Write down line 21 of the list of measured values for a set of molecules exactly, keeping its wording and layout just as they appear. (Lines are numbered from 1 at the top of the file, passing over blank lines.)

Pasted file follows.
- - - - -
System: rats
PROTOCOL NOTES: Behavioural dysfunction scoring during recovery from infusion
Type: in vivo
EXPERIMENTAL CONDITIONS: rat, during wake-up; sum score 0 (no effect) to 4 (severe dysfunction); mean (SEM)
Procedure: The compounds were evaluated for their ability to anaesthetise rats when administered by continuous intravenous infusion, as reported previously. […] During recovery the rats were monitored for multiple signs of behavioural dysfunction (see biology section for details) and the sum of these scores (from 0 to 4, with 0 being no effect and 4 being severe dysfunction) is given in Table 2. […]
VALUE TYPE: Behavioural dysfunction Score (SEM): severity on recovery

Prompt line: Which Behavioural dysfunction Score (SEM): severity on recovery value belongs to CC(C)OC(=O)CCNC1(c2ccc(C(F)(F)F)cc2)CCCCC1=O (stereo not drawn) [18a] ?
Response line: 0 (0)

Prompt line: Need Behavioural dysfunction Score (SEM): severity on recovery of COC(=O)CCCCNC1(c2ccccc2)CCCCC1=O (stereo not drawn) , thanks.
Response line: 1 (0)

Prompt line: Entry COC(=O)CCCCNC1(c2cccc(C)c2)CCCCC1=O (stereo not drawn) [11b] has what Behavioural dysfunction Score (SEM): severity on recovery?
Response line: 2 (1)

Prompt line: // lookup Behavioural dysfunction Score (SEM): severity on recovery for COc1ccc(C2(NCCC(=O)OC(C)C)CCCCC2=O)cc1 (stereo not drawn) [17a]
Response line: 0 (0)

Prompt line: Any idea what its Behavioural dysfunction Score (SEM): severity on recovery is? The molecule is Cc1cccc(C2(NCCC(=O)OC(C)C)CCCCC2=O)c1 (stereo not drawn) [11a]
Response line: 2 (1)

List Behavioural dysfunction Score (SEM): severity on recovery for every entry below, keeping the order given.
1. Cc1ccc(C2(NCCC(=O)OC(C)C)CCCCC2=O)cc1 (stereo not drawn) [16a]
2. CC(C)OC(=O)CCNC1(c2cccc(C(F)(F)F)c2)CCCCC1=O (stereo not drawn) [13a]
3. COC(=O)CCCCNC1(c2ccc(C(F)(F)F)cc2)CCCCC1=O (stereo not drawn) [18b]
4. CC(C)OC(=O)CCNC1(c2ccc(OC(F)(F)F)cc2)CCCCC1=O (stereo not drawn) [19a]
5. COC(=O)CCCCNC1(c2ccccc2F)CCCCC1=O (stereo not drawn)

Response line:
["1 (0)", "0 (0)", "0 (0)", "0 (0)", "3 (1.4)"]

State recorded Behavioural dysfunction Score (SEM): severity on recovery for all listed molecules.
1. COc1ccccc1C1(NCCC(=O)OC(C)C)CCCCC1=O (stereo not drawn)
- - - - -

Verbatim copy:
4. CC(C)OC(=O)CCNC1(c2ccc(OC(F)(F)F)cc2)CCCCC1=O (stereo not drawn) [19a]